In a keynote address at the AutoMobility LA conference, Intel CEO Brian Krzanich announced that Intel Capital is targeting more than $250 million of additional new investments over the next two years to make fully autonomous driving a reality. This is the first time Intel is keynoting at an automotive conference, signifying how critical the automotive market has become for the company.
These investments will drive the development of technologies that push the boundaries on next-generation connectivity, communication, context awareness, deep learning, security, safety and more. Drilling down into the areas that will be fueled by the fresh investments, Krzanich highlighted technologies that will drive global Internet of Things (IoT) innovation in transportation; areas where technology can directly mitigate risks while improving safety, mobility, and efficiency at a reduced cost; and companies that harness the value of the data to improve reliability of automated driving systems.
When it comes to the car of the future and automated driving experiences, data is literally the new oil. Data has the potential to radically change the way we think about the driving experience: as consumers, as automakers, as technologists and as citizens of our communities. In fact, as a technologist, one of the trends I see as most disruptive to almost every industry is the enormous flood of data driven by the proliferation of smart, connected devices.—Brian Krzanich
In his talk, Krzanich noted that in 2016, the average person generates 650MB of data a day through use of their PCs, mobile phones and wearables. By 2020, projections show that the average person will generate 1.5GB of data a day. Despite the impressive ramp up, however, that volume of data is paltry compared to what will be generated by autonomous vehicles.
Each autonomous vehicle, supported by it platoon of sensors—cameras, radar, sonar, GPS and LiDAR—will be generating approximately 4,000 GB—i.e., 4 terabytes—of data per day, Krzanich said. Cameras will generate 20-60 MB/second, radar upwards of 10 kB/s, sonar 10-100 kB/s, GPS will run at 50 kB/s, and LIDAR will range between 10-70 MB/s.
Every autonomous car will generate the data equivalent of almost 3,000 people. Extrapolate this further and think about how many cars are on the road. Let’s estimate just 1 million autonomous cars worldwide—that means automated driving will be representative of the data of 3 billion people. Just as oil has transformed our world over the last century, data is poised to transform our world for the next hundred years – and beyond.—Brian Krzanich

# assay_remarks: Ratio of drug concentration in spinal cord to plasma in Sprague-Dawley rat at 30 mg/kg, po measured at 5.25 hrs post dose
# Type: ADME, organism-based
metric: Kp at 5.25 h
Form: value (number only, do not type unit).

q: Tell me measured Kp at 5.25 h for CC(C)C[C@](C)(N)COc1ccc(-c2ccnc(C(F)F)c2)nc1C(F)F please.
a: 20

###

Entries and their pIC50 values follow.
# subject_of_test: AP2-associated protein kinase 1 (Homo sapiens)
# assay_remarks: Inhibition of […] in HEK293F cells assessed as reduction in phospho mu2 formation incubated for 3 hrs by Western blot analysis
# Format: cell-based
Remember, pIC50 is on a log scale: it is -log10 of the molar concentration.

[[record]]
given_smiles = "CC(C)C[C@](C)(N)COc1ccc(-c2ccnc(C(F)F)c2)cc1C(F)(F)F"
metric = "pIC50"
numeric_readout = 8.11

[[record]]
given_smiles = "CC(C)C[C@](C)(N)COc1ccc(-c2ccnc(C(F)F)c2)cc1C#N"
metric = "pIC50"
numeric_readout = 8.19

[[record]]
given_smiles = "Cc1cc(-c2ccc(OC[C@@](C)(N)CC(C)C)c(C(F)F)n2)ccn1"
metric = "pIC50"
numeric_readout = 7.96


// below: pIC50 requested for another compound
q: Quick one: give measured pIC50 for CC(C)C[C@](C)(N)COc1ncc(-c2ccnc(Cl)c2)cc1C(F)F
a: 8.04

In his talk, Krzanich differentiated between three types of data generated and used by autonomous vehicles:
Technical data. This data comes from the car’s sensors that interpret the difference between a child or an animal, a fallen branch or a traffic cone and directs the outward decisions and movements of the car. This data takes an incredible amount of compute power, and whoever has the best data can develop the best artificial intelligence tools of machine learning, deep learning algorithms and data analytics.
Societal and crowdsourced data. Data from the world around the vehicle, such as traffic, influences how the car gets from point A to point B, and how the car can change course to point C. The Waze app is a good example of this type of data today. With this data, whoever has the most data will be able to develop the best applications.
Personal data. Data that tracks how many people are in the car, music preferences of each passenger, or even what stores or brands passengers prefer and, when you are near them, tees up sale items. Wearables and other sensors inside the car can also monitor behavior, focus, emotional and biometric status to increase safety and security. Whoever has the most personal data will be able to develop and deliver the best user experience.
Data is truly the new currency of the automotive world. It’s not enough just to capture the data. We have to turn the data into an actionable set of insights to get the full value out of it. To do that requires an end-to-end computing solution from the car through the network and to the cloud – and strong connectivity.—Brian Krzanich
In addition to the requirement for copious, low-cost, non-volatile memory; field programmable gate arrays (FPGAs); and cloud systems, Krzanich said, 5G communications will be fundamental to realizing the promise of autonomous vehicles.